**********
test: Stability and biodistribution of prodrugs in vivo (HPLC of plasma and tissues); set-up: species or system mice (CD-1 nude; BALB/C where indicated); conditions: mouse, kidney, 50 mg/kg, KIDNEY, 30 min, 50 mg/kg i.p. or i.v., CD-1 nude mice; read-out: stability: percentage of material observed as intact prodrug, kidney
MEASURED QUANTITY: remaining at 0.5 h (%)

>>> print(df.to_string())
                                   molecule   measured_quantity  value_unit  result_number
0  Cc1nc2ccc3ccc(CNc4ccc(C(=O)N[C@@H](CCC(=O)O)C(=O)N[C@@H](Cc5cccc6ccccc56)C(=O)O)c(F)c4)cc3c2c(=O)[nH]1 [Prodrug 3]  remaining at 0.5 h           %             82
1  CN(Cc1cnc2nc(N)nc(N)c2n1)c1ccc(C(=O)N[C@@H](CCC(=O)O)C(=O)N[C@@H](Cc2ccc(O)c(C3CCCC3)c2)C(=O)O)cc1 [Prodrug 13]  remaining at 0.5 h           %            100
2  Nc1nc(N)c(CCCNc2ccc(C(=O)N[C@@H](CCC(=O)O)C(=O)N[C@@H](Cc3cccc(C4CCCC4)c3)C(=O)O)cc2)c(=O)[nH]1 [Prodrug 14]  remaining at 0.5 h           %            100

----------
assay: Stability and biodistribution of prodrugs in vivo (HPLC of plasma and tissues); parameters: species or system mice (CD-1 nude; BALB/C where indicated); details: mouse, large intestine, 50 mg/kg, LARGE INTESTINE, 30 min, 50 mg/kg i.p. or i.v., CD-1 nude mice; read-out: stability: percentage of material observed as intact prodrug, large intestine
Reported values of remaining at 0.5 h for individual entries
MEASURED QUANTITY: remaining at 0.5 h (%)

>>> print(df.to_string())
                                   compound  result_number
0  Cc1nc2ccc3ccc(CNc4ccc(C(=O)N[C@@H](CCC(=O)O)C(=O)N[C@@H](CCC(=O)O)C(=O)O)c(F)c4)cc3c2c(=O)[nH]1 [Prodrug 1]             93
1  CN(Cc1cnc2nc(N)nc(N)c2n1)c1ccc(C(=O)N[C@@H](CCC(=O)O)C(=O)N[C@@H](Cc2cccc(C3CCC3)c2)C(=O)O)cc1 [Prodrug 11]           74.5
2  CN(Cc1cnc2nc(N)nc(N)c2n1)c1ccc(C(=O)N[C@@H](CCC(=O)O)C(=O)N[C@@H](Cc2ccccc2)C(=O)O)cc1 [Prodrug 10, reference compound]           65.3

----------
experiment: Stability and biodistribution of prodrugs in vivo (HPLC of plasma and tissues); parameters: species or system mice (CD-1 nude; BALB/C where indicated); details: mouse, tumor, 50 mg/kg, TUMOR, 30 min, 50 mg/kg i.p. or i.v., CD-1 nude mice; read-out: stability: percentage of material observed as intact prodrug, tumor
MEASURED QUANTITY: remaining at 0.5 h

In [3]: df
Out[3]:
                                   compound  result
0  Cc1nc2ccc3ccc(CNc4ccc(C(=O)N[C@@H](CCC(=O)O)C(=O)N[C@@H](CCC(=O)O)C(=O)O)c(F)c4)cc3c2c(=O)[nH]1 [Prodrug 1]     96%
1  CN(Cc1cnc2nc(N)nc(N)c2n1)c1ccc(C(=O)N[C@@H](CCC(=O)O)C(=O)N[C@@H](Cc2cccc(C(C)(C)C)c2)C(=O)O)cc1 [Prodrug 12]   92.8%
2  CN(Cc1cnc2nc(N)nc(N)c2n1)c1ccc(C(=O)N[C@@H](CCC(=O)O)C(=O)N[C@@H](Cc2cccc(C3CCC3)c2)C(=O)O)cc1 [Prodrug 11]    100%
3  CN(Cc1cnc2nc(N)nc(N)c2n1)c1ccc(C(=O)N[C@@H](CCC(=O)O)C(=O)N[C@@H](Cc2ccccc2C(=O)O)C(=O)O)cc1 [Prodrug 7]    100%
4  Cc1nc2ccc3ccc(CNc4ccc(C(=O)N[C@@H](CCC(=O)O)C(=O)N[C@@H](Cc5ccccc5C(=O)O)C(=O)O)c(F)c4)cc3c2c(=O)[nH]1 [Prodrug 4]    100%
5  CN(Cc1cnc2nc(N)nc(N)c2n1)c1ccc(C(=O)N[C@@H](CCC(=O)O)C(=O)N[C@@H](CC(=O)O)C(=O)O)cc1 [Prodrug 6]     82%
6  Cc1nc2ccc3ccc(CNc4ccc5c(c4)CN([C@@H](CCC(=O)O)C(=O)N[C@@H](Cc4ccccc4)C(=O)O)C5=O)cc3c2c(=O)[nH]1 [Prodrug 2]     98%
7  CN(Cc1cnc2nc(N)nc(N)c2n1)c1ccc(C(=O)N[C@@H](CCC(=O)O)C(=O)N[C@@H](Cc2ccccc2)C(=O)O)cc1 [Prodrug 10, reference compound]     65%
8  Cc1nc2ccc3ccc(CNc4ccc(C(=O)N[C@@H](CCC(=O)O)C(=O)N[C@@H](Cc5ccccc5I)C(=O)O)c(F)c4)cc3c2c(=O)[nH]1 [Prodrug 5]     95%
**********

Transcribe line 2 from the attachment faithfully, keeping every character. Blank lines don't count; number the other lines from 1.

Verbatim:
MEASURED QUANTITY: remaining at 0.5 h (%)